I did a lot of reading last year when I winterized my pool for my area. Our frost line is only 6" down. So all I worried about was my sand filter and exposed plumbing/pump. As a precaution I still blew out all of my lines. I have to drain my pool below my skimmer because my returns are attached to it in a form of a pressure chamber. I have a small cut out piece of liner I seal that chamber with and install skimmer winter covers. Then I blow out my skimmer and get all the water out and install a gizmo and partial pool noodle as a precaution. I then fill my pool back up to middle of my skimmer.

At my equipment pad I attached my major components with 2" unions. I made up an adapter with a left over union that fits perfectly to my shop vac. I reverse the air flow and blow towards the pool. I have a second shop vac that I use to clean the water out of my skimmers to get them nice and dry. Probably a bit over kill for Arkansas, but it lets me sleep better at night. this year with the cover over my skimmers I shouldn't even get any water in them this year.

I guess the point I am trying to make is its not very cold in our parts of the states. Even if you did a poor job blowing the lines out they should be at least 36" below grade so they shouldn't freeze. Just need to focus on equipment pad and skimmers because they do freeze, but what I noticed is they didn't freeze solid.

I purchased a light weight solid cover with a pump.
 

Neemer

Gold Supporter
Oct 10, 2017
267
Fredericksburg, VA
If you look back through the posts occurring on this board last winter, you’ll see a lot of posts from people in mild climates who did not close their pool and were caught off guard by the unusually cold winter they experienced. I don’t know if they suffered any damage, but it seemed a lot of folks were sorry they didn’t close. With the wacky weather patterns of late, I’d go conservative.
 

iain42

Well-known member
Oct 16, 2016
309
Little Rock AR
Thank you everyone for the information. I think I have enough information and I will talk to my PB as well. It is rare that we have power outages and it is only for a day or two max if not hours. If I am caught off guard it is good to know I can empty water from pump and filter to protect them in case of emergency. If I had a battery powered wet vac that would help. Gonna to make sure I have one on hand. I believe there is freeze protection on the Pentair pump or panel don't remember where I saw it but I did..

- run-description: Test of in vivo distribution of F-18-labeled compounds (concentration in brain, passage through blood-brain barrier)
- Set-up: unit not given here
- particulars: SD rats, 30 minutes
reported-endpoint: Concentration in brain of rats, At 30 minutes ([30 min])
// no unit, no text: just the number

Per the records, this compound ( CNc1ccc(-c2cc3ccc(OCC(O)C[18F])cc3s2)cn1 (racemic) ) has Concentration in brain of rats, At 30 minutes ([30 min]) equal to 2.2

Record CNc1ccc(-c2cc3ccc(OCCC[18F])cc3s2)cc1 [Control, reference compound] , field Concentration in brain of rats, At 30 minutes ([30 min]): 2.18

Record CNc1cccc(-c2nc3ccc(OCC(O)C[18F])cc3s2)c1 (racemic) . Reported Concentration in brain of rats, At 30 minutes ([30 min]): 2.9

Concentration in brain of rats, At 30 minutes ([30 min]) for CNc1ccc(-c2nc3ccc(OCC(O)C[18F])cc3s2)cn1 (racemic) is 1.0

https://www.homedepot.com/p/RIDGID-3-Gal-18-Volt-Cordless-Handheld-Wet-Dry-Vac-WD0319/206094592



Thanks again
 

notime2work

Silver Supporter
Jun 23, 2018
22
Tulsa OK
I was wondering about this, as our pool is set to begin construction later in October and probably (weather permitting) completing in December or January. I guess since we have to brush it and have the chemistry constantly monitored correctly for the plaster to cure properly, we will be doing this in the worst part of our winter. We have had outages in the past, but it is not common. We do occasionally have temps around 0-10 degrees, but it doesn't last that long. I guess we will discuss this with our PB, but I was also worried about this. However, in order to have the pool easily ready for the next summer, we decided to start it late fall, because they get so busy in early spring (along with storm season) that it might be a challenge to get it done on time otherwise.
 

riley00dog

Gold Supporter
Nov 14, 2017
2,213
Brisbane, Qld, Australia
Great that you’ll be able to leave your beautiful new pool open by the sound of it. Would hate to have to cover mine up if I didn’t have to as well. You have a heat pump from memory too so you could run that enough to stop any potential freeze if you had to. I hope you’ve enjoyed your pool over the summer. I getting a little excited with all the pool closing posts... it means I might finally get to swim in my pool soon!
 

iain42

Well-known member
Oct 16, 2016
309
Little Rock AR
Great that you’ll be able to leave your beautiful new pool open by the sound of it. Would hate to have to cover mine up if I didn’t have to as well. You have a heat pump from memory too so you could run that enough to stop any potential freeze if you had to. I hope you’ve enjoyed your pool over the summer. I getting a little excited with all the pool closing posts... it means I might finally get to swim in my pool soon!
The heat pumps don't work under 50 degrees. I've found if it isn't at least 70 I don't want to be wet outside. If you have a gas heater that should work at any temp.

Your pool should be ready soon. Maybe next month???
 

riley00dog

Gold Supporter
Nov 14, 2017
2,213
Brisbane, Qld, Australia
That’s a shame about the heat pump. Ours ran over winter down to about 4*C

Still waiting on about 30cm of drainage. Obviously it’s so hard to do that last 20 mins of work. Otherwise we’ve been mainly finished since May. Slide went in I think in July. Then there’s been a very slow leak. That’s fixed. Just waiting on a couple of pavers to go down to fix the repaired area. Hopefully next by month I will be done with the pb. Really looking forward to swimming after all of this.